Doing the legwork
After handling the deal with Marina Bay Sands, Strauss and his team set out to put together the management and marketing teams. While he's based in Las Vegas, the TAO managing partner wants to make sure that the DNA and culture of Marquee is brought to Singapore with sensitivity. To involve himself in day-to-day operations, he plans to engage in phone meetings and regular visits — Tepperberg will be in Singapore in two months' time, while Marquee's top executives and vice presidents will visit during Formula One season in September. Their DNA is steeped in great service, a top notch sound and technological experience as well as a roster of the most relative and relevant performers — they recently had Bruno Mars perform at Marquee Sydney's sixth anniversary. While they have not fully set out Marquee Singapore's programming, they'll be monitoring where the market is in a couple of months to decide who are the top traffic-driving performers to bring in.
Strauss himself was last here in December to open LAVO and also check out what nightlife in Singapore had to offer. Was he spying on other clubs? "'Spying' is probably not the word," replied Strauss, "more like absorbing the culture here to see what worked, what didn't work and making friends in the industry and people that are key connectors, culturally." He counts the people at Zouk as his friends, though he didn't specify who. "We're always impressed with them," said Strauss about the largest club in Singapore. "But much like Las Vegas, if we continued to bring another nightlife experience in Singapore, it lifts all boats. People don't want to go to the same place every night." According to Strauss, seven to eight nightclubs in Las Vegas bring in revenue more than any nightclub in the United States, all in one street. "We all do very well by feeding off each other," he continued.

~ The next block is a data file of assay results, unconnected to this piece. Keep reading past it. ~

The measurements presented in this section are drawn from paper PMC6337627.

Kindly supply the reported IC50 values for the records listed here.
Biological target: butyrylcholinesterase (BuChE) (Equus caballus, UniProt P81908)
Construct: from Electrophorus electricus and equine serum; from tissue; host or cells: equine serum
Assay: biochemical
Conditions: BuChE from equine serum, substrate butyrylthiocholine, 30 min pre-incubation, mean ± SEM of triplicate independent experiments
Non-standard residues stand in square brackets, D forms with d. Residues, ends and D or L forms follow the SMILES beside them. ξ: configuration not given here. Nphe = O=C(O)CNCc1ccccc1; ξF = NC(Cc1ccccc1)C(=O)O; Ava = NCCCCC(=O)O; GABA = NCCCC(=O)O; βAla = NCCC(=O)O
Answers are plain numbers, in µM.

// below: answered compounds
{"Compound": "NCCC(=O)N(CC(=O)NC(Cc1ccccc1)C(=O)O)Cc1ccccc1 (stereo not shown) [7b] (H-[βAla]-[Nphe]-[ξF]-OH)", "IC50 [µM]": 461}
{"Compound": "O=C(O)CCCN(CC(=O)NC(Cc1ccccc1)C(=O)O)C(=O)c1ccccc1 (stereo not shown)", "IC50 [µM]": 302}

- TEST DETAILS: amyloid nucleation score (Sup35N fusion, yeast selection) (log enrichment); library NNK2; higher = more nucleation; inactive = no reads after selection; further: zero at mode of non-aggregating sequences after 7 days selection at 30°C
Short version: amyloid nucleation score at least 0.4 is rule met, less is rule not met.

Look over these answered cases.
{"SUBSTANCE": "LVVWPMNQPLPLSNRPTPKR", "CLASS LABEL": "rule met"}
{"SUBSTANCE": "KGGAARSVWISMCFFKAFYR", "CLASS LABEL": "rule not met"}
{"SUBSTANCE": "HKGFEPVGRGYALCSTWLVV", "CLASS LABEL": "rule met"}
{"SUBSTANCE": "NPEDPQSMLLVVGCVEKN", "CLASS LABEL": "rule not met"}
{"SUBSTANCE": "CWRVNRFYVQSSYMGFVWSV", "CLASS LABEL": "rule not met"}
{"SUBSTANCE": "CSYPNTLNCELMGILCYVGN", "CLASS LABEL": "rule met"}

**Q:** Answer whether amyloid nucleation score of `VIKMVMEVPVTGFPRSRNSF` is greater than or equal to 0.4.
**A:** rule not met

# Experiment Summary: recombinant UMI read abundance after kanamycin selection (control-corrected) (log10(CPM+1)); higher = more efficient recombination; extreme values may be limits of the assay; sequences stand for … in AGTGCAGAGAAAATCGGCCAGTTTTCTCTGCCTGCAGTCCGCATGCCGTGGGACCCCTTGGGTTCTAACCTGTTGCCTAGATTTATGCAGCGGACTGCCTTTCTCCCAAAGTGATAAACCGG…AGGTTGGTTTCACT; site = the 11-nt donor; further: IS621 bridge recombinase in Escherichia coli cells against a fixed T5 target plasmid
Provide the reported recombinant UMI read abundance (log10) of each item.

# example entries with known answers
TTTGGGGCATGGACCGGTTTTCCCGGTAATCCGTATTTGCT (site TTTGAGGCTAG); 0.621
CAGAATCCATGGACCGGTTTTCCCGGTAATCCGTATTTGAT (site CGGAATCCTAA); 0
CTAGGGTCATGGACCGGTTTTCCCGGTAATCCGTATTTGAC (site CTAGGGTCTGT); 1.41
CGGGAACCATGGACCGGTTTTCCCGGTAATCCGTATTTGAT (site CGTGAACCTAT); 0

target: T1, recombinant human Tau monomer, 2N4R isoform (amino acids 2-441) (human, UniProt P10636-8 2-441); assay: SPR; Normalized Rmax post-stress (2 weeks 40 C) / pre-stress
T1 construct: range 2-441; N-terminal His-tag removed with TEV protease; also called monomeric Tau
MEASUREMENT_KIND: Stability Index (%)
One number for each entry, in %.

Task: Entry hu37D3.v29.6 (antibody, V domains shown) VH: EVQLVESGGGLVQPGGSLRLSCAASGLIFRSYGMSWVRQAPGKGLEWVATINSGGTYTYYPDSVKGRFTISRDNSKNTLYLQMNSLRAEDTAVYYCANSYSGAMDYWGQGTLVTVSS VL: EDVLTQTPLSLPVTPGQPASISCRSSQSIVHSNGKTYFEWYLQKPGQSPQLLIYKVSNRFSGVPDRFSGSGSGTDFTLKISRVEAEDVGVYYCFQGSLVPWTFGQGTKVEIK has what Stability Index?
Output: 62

What to expect
Big name clubs have been housed in Marina Bay Sands before, opening to much fanfare only to shut down a few years later. Steve Adelman's Avalon debuted in 2011, bringing over hype from the original Hollywood brand, only to cease operations as a nightclub after reports of being in the red were made public. Launched that same year, Michael Ault's Pangaea was the place to party with the rich and famous, albeit privately — the over-the-top club even sold 'The Jewel of Pangaea', a cocktail that cost $32,000. By 2015, part of its bottle-service clientele had moved on to newer establishments such as Bang Bang at Pan Pacific Hotel.
To succeed, Marina Bay Sands' latest collaborator had to come in with more than just a good reputation. "When we came to Singapore, we knew we had to really be a game changer," commented Strauss. "We had to put an element of experience that the world had never seen. As far as we know, there has not been a ferris wheel in a nightclub." The said eight-pod ferris wheel will do more than raise a few brows. Taking advantage of Marquee Singapore's high ceilings, each pod will host a different experience. Some will be equipped with photo booth capabilities.
You can also count on many 'Instagrammable' moments. "With social media, no longer is it okay to go to a nightlife experience where you see familiar faces," said Strauss on current nightlife trends. "They want to see familiar faces but want to be wowed in some sort of visual capacity." Currently, Strauss and his team are building a new nightclub at The Palms Casino in Las Vegas, where, according to him, "people are just going to stop, drop their mouth and take a picture because you have no choice." You can expect a similar reaction in Singapore, where a lot of attention has been paid to design. Enter the ferris wheel, and other experiential moments the team hasn't disclosed.
Finally, I asked Strauss what gets him on the table, Instragram-worthiness aside. "I really like what Post Malone is doing," he gushed. "I like the energy of Travis Scott. Kaskade is always one of my favourites — I grew up on his music. I never get bored by him."